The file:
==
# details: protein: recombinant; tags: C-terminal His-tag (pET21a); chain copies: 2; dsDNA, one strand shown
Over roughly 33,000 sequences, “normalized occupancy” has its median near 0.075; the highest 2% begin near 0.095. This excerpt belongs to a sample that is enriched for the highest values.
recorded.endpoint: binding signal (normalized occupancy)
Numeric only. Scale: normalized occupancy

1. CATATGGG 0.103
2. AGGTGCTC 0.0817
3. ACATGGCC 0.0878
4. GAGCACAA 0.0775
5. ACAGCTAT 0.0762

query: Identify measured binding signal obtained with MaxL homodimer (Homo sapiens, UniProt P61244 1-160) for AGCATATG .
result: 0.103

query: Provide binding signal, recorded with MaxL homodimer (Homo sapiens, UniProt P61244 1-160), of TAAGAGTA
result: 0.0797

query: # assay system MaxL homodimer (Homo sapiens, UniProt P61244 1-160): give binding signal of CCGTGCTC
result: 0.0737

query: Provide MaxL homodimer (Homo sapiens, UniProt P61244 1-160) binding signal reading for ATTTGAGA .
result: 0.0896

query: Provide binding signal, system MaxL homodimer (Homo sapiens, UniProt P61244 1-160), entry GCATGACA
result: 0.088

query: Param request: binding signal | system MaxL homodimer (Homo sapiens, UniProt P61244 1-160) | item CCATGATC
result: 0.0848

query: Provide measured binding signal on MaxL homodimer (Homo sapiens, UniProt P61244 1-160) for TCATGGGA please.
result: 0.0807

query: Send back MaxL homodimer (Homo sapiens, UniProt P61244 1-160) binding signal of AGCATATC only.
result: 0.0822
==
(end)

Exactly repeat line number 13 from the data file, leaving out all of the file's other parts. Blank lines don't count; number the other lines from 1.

result: 0.0797